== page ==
The time has come again to catch up once more with the prolific producer of the hypnotic techno movement in the light of a special occasion. Deepbass, after a productive break from music and a deep breath, is about to present his newest full-length album called Inward. Since Atmos release in last year’s February, there has been the luxury of time to spend more time on his projects, and it wasn’t long until the inspiration kicked in for him. Furthermore, he initiated during that time music masterclasses and found an unexpected aptitude for sharing and teaching. Through our conversation, we managed to catch glimpses of his production process, how he holds on to some ideas, and his vision and focus on his releases. From there, we noticed the upbringing of emotions and how they find their place in immersive atmospheres and textures, which, in turn, have their part to play. Despite the general surrounding dejection, Deepbass aims to provide an uplifting quality through his music, one that we so delightfully take in. Based on a constantly improving technique and solidified creative paths, we are pleased to make this discussion and take a deeper insight into what we should expect of him next and, of course, his newest work. Additionally, below you can find his latest mix.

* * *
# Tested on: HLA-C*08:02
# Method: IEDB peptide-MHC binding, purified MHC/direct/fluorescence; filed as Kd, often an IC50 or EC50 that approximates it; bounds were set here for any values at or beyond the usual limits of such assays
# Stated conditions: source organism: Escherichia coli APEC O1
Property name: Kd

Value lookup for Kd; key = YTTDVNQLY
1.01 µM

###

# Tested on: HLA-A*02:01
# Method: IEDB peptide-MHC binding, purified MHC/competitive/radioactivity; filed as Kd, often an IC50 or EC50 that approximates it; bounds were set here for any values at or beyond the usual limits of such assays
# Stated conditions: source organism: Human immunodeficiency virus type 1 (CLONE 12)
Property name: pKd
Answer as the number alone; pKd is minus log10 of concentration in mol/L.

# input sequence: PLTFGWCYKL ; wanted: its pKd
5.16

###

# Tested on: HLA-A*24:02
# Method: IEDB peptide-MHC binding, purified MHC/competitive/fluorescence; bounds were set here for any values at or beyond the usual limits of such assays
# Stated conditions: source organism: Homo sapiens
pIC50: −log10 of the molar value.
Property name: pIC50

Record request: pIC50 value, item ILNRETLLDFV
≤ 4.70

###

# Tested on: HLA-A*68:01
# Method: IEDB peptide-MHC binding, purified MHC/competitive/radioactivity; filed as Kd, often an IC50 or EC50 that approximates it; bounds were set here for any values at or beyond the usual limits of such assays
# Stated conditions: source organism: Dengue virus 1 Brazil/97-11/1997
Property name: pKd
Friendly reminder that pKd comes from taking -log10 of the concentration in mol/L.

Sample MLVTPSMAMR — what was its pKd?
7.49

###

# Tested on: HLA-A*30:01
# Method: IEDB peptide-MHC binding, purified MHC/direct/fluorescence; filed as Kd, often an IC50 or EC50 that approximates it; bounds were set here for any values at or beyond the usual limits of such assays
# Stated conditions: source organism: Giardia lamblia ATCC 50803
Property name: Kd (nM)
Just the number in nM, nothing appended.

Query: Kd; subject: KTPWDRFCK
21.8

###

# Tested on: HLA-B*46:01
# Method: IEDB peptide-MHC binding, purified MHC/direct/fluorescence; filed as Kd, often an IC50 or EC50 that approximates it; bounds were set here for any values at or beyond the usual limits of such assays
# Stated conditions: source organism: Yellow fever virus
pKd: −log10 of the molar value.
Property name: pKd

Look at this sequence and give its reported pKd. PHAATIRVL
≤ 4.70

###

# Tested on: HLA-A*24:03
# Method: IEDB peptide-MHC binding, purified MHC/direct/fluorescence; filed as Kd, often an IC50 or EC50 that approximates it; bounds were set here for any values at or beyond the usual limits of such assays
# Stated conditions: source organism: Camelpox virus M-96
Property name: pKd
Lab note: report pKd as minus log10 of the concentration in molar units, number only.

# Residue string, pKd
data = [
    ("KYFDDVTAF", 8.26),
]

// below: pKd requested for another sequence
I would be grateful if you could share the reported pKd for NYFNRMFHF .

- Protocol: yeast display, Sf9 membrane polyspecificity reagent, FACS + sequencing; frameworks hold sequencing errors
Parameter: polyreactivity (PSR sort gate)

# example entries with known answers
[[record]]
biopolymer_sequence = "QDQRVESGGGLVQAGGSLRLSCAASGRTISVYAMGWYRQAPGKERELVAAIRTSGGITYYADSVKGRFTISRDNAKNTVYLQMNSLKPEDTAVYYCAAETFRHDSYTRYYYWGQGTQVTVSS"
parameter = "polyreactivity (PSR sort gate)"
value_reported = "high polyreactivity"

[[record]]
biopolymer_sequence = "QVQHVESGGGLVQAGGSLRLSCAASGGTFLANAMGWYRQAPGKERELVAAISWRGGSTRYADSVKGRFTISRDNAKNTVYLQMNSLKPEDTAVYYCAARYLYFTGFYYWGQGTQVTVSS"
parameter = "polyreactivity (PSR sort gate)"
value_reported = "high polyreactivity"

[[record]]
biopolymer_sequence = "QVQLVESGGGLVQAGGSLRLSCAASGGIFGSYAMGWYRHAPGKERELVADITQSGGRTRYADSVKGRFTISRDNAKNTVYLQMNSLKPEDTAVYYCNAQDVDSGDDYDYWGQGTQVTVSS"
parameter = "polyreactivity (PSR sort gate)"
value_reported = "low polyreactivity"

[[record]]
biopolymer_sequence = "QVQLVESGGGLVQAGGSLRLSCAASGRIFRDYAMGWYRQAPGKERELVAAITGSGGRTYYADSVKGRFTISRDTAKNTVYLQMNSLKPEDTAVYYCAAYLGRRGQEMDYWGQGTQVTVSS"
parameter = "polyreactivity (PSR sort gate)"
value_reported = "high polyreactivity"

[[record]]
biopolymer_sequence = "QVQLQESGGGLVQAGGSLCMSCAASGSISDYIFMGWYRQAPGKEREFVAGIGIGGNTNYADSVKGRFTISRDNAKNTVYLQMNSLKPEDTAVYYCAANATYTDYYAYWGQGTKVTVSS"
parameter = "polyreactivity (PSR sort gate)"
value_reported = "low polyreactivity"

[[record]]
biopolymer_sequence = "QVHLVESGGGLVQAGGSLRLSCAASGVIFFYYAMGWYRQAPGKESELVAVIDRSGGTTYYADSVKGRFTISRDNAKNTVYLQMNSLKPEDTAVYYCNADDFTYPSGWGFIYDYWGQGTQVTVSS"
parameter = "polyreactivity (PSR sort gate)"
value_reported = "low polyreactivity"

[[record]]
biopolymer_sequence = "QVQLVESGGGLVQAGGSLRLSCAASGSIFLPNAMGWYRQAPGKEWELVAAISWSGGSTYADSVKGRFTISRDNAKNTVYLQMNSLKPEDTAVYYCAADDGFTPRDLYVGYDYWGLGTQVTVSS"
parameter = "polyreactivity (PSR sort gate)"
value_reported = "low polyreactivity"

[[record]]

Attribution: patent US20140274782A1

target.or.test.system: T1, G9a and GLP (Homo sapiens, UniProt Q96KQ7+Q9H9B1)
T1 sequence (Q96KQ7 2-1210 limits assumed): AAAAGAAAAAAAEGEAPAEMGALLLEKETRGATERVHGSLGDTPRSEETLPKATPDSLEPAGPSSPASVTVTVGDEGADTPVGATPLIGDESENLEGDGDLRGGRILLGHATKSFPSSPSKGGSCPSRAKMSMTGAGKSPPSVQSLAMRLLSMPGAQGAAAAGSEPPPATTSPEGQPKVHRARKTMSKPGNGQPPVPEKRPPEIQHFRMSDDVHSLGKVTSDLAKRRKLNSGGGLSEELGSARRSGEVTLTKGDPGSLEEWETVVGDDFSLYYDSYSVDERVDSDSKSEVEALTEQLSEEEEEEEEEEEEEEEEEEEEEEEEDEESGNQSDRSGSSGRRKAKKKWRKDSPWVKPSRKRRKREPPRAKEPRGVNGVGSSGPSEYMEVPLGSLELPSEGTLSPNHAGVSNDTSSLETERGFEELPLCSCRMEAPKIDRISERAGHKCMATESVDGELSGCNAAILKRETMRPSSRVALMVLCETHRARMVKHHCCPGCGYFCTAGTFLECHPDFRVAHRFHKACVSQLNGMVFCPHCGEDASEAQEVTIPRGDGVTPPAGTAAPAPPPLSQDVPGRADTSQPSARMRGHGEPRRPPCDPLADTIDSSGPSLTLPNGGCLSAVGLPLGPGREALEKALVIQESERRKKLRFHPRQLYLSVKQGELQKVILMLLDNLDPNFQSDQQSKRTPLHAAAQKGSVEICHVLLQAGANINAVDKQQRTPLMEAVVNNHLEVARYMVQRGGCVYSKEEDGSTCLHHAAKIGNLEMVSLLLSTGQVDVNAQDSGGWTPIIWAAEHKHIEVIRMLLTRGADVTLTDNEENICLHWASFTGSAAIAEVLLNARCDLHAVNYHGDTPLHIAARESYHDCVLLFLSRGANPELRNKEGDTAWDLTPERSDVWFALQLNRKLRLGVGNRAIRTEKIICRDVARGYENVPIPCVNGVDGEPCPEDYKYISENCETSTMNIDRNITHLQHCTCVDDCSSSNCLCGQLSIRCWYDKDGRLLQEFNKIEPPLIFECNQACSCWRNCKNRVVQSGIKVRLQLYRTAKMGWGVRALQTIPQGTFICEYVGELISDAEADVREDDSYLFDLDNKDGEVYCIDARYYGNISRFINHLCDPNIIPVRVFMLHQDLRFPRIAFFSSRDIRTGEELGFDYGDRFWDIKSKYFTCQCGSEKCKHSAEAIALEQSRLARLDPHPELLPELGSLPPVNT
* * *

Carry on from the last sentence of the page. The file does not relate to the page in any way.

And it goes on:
Your last album release was the Atmos LP in February 2021 through Informa Records. When did you make the decision to go with the Inward LP and how have you found the journey working on this one?

It wasn’t a conscious decision to make Inward. When covid came along I decided it was time for me to leave Barcelona, where I had lived for the previous five years and move back home to Glasgow. I took some time to step back from the music scene, which had been the main focus of my life for a long time, and immerse myself in some other projects that I wanted to work on. After a hiatus from music, I finally got the urge to get into the studio again. I felt a fresh surge of inspiration and the album just flowed out in a very organic way.

What made you choose the title “Inward”? Is it related to some personal journey through it?

The name Inward came from the way the album was conceived. My approach to music is not to look around for what others are doing, but look “inward” and work based on feeling and emotion. This is the best way to create something unique.

How did you feel making this album and what was the process? From the idea to the final result.

I really enjoyed the process of making this album. It was probably the most effortless one yet. Basically, I choose a small selection of my synths and started jamming whenever I felt the impulse to do so. I usually always record when I’m messing around, making sure to capture the moment when things start to come together. From there, I usually find some loops from the recordings in various lengths, and then I start to put the track together. I find it important for me to get most of an arrangement down in one session. I think that if I don’t seize the essence of the track then and there, the next time I come back to the project I don’t have the same feeling and it can get lost. Each track is like a captured moment in time for me. I love the way you can use the same few synths and, depending on different factors such as your mood or even the weather, it can affect the way you play them. Which in turn creates something totally different. While making the album I replicated this process until I felt the journey was complete.